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Sunday, 19 August 2018

Making the Human Connect
Written by Robert Fisk   
Tuesday, 30 January 2007

There was a front page story last year in the San Francisco Chronicle about a female humpback whale that had become entangled in a spider web of crab traps and lines. She was weighted down by hundreds of pounds of traps that caused her to struggle to stay afloat. She also had hundreds of yards of line wrapped around her body, tail, torso and a line tugging in her mouth.

A fisherman spotted her just east of the Farralones Islands (outside the Golden Gate Bridge) and radioed an environmental group for help. Within a few hours the rescue team arrived and determined that she was in such severe condition the only way to save her was for them to dive in and untangle her, which was a very dangerous proposition. One slap of the tail could kill a rescuer.

They worked for hours with curved knives and eventually freed her. When she was free, the divers say she swam in what seemed like joyous circles. She then came back to each and every diver, one at a time, nudged and pushed them gently around -- she thanked them. Some said it was the most incredibly beautiful experience of their lives.  The guy who cut the rope out of her mouth says her eye was following him the whole time and he will never be the same.   

Too few in society today know or appreciate the degree of “human” qualities many of our fellow species share with us. The whale showed an ability to express joy and gratitude, making a human connect to those

reading the story. Most do not realize that elephants, dogs, chimpanzees, dolphins and many other animals of a higher level feel a full range   of “human” emotions such as excitement, jealousy, hope, rage, anxiousness, love, fear, grief, loyalty, shame, cockiness, compassion, and peace. And one thing they surely are our equal in is in the ability to feel pain.

In a very informative and compelling article on the human effects on 

elephants worldwide recently published in The New York Times Magazine, some researchers point to a species-wide trauma in the fabric of pachyderm society. The article is entitled, “Are We Driving Elephants Crazy? Their behavior in the wild has grown strange and violent in recent years. Researchers say our encroachment on their way of life is to blame. It provides insight into the wide range of emotions these animals experienced throughout their social structure in their loss of habitat, extreme and brutal poaching, culling and general human activity.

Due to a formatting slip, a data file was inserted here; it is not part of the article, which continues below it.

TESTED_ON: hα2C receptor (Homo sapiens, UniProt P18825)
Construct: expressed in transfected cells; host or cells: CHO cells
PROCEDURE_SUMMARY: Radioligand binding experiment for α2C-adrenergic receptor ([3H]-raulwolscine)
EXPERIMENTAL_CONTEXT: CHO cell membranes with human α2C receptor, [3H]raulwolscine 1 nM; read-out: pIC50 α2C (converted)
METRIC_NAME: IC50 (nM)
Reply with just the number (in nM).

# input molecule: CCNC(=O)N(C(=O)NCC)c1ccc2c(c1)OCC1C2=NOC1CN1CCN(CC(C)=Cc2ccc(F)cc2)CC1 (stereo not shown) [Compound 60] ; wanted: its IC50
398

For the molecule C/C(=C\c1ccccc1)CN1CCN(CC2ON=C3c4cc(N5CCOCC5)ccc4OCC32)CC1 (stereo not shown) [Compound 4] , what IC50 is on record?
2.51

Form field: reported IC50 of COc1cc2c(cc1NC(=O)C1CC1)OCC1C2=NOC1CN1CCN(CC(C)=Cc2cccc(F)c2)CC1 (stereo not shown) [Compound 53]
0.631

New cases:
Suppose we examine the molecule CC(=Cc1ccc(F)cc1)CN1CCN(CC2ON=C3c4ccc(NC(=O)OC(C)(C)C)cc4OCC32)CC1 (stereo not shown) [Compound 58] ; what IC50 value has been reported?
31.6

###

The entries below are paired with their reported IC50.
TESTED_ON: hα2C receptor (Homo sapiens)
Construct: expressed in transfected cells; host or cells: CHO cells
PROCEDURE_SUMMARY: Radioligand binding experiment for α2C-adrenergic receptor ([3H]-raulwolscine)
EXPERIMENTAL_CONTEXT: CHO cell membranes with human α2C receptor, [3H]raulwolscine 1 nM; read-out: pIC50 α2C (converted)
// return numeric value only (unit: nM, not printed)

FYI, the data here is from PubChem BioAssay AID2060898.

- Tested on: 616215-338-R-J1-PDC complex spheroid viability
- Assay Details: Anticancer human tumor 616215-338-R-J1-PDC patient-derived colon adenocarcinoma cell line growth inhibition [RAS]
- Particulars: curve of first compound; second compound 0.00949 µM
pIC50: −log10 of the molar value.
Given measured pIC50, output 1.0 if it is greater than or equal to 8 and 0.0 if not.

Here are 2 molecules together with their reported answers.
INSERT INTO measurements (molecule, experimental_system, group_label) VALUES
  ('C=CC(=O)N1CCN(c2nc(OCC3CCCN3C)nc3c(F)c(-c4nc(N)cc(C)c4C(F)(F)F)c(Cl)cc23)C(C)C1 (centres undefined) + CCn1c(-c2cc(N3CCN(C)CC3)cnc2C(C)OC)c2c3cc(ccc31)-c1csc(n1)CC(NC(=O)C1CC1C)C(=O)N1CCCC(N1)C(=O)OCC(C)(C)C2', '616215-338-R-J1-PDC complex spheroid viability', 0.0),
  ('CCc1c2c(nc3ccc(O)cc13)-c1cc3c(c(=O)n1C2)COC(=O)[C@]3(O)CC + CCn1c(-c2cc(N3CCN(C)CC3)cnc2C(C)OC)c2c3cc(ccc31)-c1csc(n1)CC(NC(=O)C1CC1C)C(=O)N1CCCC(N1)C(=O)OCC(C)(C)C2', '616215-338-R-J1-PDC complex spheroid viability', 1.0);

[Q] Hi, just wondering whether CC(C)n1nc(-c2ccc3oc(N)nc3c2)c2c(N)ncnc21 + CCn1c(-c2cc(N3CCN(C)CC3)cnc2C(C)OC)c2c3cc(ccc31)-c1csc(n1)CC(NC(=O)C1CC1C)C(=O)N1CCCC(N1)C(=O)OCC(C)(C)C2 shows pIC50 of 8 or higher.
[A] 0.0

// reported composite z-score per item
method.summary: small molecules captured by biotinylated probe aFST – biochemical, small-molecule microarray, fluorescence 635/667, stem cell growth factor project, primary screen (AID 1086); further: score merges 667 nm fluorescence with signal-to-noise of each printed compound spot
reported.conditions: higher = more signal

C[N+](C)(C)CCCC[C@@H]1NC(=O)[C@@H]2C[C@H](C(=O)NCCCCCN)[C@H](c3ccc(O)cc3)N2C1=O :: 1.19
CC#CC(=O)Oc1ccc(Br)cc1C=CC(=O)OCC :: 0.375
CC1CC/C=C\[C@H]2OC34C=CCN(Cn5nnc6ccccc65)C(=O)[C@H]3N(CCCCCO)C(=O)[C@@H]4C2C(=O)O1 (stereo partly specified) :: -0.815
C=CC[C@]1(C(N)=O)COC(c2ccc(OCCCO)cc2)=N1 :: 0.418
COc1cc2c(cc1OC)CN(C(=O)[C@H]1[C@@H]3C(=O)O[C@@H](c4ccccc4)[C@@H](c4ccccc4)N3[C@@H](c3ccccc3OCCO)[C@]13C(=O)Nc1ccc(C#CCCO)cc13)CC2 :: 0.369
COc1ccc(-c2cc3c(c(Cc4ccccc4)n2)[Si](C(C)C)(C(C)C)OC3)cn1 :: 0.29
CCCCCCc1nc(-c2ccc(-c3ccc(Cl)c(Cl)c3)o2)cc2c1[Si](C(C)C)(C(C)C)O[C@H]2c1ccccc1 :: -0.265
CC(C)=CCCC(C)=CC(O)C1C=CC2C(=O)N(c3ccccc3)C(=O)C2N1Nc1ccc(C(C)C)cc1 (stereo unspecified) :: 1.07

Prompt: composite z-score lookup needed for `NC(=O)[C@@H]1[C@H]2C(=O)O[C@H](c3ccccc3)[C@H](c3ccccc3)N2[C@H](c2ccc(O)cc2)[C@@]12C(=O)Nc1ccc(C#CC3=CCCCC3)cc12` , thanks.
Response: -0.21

In MFOA’s four-year effort to end coyote snaring, it was noted that if humans did to a dog what this state allows to happen to a coyote, it would easily be considered aggravated animal cruelty. But when it was observed that their pet dogs were 98% genetically the same animal as a coyote, it made little impression on the committee members hearing the bill.

The psychological abuse and trauma animals experience that is very similar to that of humans should be emphasized at every opportunity. The more we can put a human face on their plight, the sooner the public empathy will grow in changing how animals are viewed within society. It is one thing to point out that chimpanzees are 98.6% genetically identical to humans, but it is another thing to get people to equate “human” emotions to other species.

As we find new ways to advance animal protection, it would seem making the human qualities connection and expanding the understanding of the terms “sentient beings” and “speciesism” is a tactic and strategy we should increasingly advance. An elephant sheds tears in grief as humans do. And a whale can display gratitude in ways we may not have thought humanly possible. As we gain greater knowledge of other species, I hope we escalate our efforts to increase the public awareness of the likeness with human emotions and sensitivities. Until then, I think of a bumper sticker I once saw: “Humans are not the only species on the planet, they just act like they are.”


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